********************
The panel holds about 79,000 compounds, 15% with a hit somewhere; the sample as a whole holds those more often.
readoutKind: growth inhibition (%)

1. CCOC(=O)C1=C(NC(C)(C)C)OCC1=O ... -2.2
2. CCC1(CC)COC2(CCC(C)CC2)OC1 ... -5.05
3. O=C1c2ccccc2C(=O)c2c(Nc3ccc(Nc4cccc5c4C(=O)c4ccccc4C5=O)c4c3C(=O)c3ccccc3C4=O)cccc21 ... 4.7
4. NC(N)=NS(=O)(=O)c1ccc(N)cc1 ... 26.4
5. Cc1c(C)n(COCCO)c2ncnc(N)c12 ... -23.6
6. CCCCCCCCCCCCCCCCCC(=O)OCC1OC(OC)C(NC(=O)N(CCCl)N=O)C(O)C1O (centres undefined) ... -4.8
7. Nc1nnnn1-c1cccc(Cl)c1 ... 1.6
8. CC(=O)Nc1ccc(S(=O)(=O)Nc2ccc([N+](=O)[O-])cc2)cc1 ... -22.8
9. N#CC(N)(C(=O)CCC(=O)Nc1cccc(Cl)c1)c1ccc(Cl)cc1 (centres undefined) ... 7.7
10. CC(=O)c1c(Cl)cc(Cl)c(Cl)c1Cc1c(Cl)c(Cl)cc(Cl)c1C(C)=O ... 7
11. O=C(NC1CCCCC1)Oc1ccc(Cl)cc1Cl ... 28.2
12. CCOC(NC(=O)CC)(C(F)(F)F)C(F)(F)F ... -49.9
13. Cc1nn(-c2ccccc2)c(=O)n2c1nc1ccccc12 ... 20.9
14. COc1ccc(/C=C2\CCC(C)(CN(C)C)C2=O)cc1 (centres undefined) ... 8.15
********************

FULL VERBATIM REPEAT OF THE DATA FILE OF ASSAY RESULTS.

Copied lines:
The panel holds about 79,000 compounds, 15% with a hit somewhere; the sample as a whole holds those more often.
readoutKind: growth inhibition (%)

1. CCOC(=O)C1=C(NC(C)(C)C)OCC1=O ... -2.2
2. CCC1(CC)COC2(CCC(C)CC2)OC1 ... -5.05
3. O=C1c2ccccc2C(=O)c2c(Nc3ccc(Nc4cccc5c4C(=O)c4ccccc4C5=O)c4c3C(=O)c3ccccc3C4=O)cccc21 ... 4.7
4. NC(N)=NS(=O)(=O)c1ccc(N)cc1 ... 26.4
5. Cc1c(C)n(COCCO)c2ncnc(N)c12 ... -23.6
6. CCCCCCCCCCCCCCCCCC(=O)OCC1OC(OC)C(NC(=O)N(CCCl)N=O)C(O)C1O (centres undefined) ... -4.8
7. Nc1nnnn1-c1cccc(Cl)c1 ... 1.6
8. CC(=O)Nc1ccc(S(=O)(=O)Nc2ccc([N+](=O)[O-])cc2)cc1 ... -22.8
9. N#CC(N)(C(=O)CCC(=O)Nc1cccc(Cl)c1)c1ccc(Cl)cc1 (centres undefined) ... 7.7
10. CC(=O)c1c(Cl)cc(Cl)c(Cl)c1Cc1c(Cl)c(Cl)cc(Cl)c1C(C)=O ... 7
11. O=C(NC1CCCCC1)Oc1ccc(Cl)cc1Cl ... 28.2
12. CCOC(NC(=O)CC)(C(F)(F)F)C(F)(F)F ... -49.9
13. Cc1nn(-c2ccccc2)c(=O)n2c1nc1ccccc12 ... 20.9
14. COc1ccc(/C=C2\CCC(C)(CN(C)C)C2=O)cc1 (centres undefined) ... 8.15